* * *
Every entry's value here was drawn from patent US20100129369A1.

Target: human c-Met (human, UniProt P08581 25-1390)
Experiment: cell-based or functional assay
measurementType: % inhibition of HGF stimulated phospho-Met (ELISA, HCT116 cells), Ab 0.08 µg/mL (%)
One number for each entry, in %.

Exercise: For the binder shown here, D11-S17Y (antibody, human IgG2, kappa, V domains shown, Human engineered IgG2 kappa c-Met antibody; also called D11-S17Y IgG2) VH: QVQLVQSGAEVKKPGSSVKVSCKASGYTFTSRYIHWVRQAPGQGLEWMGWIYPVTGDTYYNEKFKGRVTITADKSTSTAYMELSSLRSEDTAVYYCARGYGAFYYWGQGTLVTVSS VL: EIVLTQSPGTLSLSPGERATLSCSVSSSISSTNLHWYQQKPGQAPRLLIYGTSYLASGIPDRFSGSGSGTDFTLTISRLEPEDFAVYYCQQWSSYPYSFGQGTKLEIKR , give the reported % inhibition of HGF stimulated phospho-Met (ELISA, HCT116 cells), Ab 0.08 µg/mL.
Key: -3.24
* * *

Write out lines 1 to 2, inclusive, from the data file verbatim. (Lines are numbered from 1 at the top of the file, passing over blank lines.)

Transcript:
Every entry's value here was drawn from patent US20100129369A1.

Target: human c-Met (human, UniProt P08581 25-1390)